Hi Sylvia...i'm getting the feeling you are not in the mortgage industry (if my assumption is incorrect, my apologies) and for that I can understand your comments, but not agree with them. Let me explain...

    The "reverse mortgage" doesn't need defending...it's an excellent alternative to a growing market segment that, due to limitations such as income, age/health or credit strength, may be hindered in their capacity to access monies via equity in a home. Remember, it's their equity, and they should be able to have unhindered access to a portion of it, rather than selling the home as their only alternative. Unfortunately for them, the banks are operating under more challenging lending guidelines these days and shutting their doors to equity take out products, en mass.

    Further, when "seniors" are discussing the CHIP plan, they are in fact being advised through full disclosure and with the blessing of their lawyers (at their choosing of course) as to the exact dollar amount the upfront costs & fees and balance outstanding at maturity are with this credit facility, in addition to risks and exit strategy for the lender, well in advance of executing such a financing request. The first face-to-face meeting and follow up meetings are conducted by a qualified HomeEquity Bank representative, with any and all family members attending, if requested by the borrower, in addition to their mortgage representative, when applicable.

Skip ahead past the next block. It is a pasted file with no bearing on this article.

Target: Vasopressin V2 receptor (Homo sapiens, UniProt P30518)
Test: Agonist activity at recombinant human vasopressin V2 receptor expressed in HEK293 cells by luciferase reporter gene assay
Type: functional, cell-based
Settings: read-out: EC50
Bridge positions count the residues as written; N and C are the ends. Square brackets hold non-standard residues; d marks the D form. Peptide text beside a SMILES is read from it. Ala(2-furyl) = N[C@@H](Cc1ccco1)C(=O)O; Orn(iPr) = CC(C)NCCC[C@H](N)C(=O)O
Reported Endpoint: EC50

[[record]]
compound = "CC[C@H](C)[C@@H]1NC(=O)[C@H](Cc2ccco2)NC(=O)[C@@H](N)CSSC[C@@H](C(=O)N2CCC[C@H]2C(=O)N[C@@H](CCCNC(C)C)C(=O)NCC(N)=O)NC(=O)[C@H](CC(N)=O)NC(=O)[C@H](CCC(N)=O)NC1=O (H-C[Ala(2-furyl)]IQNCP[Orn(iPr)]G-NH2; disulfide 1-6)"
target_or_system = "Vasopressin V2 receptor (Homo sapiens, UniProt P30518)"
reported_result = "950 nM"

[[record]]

Additionally, a "Conventional Mortgage" by name, does not circumvent the debt servicing guidelines which for the most part, all lenders apply in their credit decision process....you still must meet the minimum lending guidelines via income and credit.

    Conventional is a term which implies that the mortgage is not covered with default insurance, issued through either CMHC or the other two private insurers operating in Canada. It does not mean you have a green light and a right-by-design to get financing because you think you should get it.